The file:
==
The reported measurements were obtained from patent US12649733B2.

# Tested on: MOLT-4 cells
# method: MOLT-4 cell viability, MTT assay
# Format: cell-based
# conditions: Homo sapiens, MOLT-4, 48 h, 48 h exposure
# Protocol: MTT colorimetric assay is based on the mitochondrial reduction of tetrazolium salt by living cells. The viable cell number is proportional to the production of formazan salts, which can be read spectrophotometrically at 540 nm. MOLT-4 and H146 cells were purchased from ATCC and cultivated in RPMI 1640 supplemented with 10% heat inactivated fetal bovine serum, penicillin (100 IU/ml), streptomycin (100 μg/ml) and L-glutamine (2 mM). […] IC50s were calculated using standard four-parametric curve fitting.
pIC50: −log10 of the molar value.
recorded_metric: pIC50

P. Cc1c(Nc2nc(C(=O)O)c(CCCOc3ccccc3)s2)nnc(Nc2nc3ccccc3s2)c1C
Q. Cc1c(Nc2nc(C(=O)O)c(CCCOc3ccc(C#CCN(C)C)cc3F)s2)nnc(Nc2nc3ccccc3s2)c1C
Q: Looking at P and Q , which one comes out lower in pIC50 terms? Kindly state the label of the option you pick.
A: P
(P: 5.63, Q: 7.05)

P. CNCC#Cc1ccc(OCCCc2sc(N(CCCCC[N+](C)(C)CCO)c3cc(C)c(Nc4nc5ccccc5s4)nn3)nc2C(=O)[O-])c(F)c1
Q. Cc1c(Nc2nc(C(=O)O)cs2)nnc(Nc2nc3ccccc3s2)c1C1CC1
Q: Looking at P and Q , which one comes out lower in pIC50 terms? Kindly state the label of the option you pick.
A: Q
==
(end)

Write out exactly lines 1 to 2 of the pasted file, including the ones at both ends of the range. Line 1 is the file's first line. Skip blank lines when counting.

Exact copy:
The reported measurements were obtained from patent US12649733B2.

# Tested on: MOLT-4 cells